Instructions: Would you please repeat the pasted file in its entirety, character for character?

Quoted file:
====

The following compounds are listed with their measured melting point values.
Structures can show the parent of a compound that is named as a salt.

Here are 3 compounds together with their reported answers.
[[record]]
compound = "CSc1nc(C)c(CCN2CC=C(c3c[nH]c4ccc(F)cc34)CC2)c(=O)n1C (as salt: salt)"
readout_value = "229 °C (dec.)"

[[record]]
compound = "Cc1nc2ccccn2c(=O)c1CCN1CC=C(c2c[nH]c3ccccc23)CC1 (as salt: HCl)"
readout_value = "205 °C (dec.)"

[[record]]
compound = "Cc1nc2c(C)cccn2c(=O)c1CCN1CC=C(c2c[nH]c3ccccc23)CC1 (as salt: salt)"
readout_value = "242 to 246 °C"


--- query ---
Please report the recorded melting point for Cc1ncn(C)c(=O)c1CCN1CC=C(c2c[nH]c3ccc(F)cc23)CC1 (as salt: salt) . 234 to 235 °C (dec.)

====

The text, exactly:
The following compounds are listed with their measured melting point values.
Structures can show the parent of a compound that is named as a salt.

Here are 3 compounds together with their reported answers.
[[record]]
compound = "CSc1nc(C)c(CCN2CC=C(c3c[nH]c4ccc(F)cc34)CC2)c(=O)n1C (as salt: salt)"
readout_value = "229 °C (dec.)"

[[record]]
compound = "Cc1nc2ccccn2c(=O)c1CCN1CC=C(c2c[nH]c3ccccc23)CC1 (as salt: HCl)"
readout_value = "205 °C (dec.)"

[[record]]
compound = "Cc1nc2c(C)cccn2c(=O)c1CCN1CC=C(c2c[nH]c3ccccc23)CC1 (as salt: salt)"
readout_value = "242 to 246 °C"


--- query ---
Please report the recorded melting point for Cc1ncn(C)c(=O)c1CCN1CC=C(c2c[nH]c3ccc(F)cc23)CC1 (as salt: salt) . 234 to 235 °C (dec.)